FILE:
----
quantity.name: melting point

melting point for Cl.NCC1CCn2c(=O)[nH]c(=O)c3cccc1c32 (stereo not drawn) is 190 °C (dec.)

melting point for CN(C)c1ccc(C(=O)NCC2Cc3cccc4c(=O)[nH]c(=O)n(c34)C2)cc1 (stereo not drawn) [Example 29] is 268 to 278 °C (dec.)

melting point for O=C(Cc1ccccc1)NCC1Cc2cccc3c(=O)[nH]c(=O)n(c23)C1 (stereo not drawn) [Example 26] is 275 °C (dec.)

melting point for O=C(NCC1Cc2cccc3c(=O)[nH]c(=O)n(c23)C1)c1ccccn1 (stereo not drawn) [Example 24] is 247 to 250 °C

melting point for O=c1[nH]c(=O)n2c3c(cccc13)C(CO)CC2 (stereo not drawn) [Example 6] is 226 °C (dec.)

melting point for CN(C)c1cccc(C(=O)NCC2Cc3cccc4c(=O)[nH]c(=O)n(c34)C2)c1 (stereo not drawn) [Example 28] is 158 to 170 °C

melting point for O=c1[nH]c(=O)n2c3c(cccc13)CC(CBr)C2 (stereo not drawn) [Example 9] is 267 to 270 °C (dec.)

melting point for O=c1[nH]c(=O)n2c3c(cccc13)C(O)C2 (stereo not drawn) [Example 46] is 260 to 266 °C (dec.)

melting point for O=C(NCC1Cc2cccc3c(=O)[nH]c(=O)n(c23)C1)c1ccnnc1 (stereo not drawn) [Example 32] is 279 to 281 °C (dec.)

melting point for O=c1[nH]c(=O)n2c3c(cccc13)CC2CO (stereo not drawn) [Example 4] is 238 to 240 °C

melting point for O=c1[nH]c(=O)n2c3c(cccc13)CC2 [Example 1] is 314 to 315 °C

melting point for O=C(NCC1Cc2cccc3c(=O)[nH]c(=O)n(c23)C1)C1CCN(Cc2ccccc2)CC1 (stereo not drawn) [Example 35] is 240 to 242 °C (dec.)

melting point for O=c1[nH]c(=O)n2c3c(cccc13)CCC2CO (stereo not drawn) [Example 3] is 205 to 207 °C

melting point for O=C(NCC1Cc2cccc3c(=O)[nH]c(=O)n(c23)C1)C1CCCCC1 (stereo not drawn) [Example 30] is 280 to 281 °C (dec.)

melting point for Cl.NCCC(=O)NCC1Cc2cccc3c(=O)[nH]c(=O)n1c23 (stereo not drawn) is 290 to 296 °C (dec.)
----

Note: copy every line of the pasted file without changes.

quantity.name: melting point

melting point for Cl.NCC1CCn2c(=O)[nH]c(=O)c3cccc1c32 (stereo not drawn) is 190 °C (dec.)

melting point for CN(C)c1ccc(C(=O)NCC2Cc3cccc4c(=O)[nH]c(=O)n(c34)C2)cc1 (stereo not drawn) [Example 29] is 268 to 278 °C (dec.)

melting point for O=C(Cc1ccccc1)NCC1Cc2cccc3c(=O)[nH]c(=O)n(c23)C1 (stereo not drawn) [Example 26] is 275 °C (dec.)

melting point for O=C(NCC1Cc2cccc3c(=O)[nH]c(=O)n(c23)C1)c1ccccn1 (stereo not drawn) [Example 24] is 247 to 250 °C

melting point for O=c1[nH]c(=O)n2c3c(cccc13)C(CO)CC2 (stereo not drawn) [Example 6] is 226 °C (dec.)

melting point for CN(C)c1cccc(C(=O)NCC2Cc3cccc4c(=O)[nH]c(=O)n(c34)C2)c1 (stereo not drawn) [Example 28] is 158 to 170 °C

melting point for O=c1[nH]c(=O)n2c3c(cccc13)CC(CBr)C2 (stereo not drawn) [Example 9] is 267 to 270 °C (dec.)

melting point for O=c1[nH]c(=O)n2c3c(cccc13)C(O)C2 (stereo not drawn) [Example 46] is 260 to 266 °C (dec.)

melting point for O=C(NCC1Cc2cccc3c(=O)[nH]c(=O)n(c23)C1)c1ccnnc1 (stereo not drawn) [Example 32] is 279 to 281 °C (dec.)

melting point for O=c1[nH]c(=O)n2c3c(cccc13)CC2CO (stereo not drawn) [Example 4] is 238 to 240 °C

melting point for O=c1[nH]c(=O)n2c3c(cccc13)CC2 [Example 1] is 314 to 315 °C

melting point for O=C(NCC1Cc2cccc3c(=O)[nH]c(=O)n(c23)C1)C1CCN(Cc2ccccc2)CC1 (stereo not drawn) [Example 35] is 240 to 242 °C (dec.)

melting point for O=c1[nH]c(=O)n2c3c(cccc13)CCC2CO (stereo not drawn) [Example 3] is 205 to 207 °C

melting point for O=C(NCC1Cc2cccc3c(=O)[nH]c(=O)n(c23)C1)C1CCCCC1 (stereo not drawn) [Example 30] is 280 to 281 °C (dec.)

melting point for Cl.NCCC(=O)NCC1Cc2cccc3c(=O)[nH]c(=O)n1c23 (stereo not drawn) is 290 to 296 °C (dec.)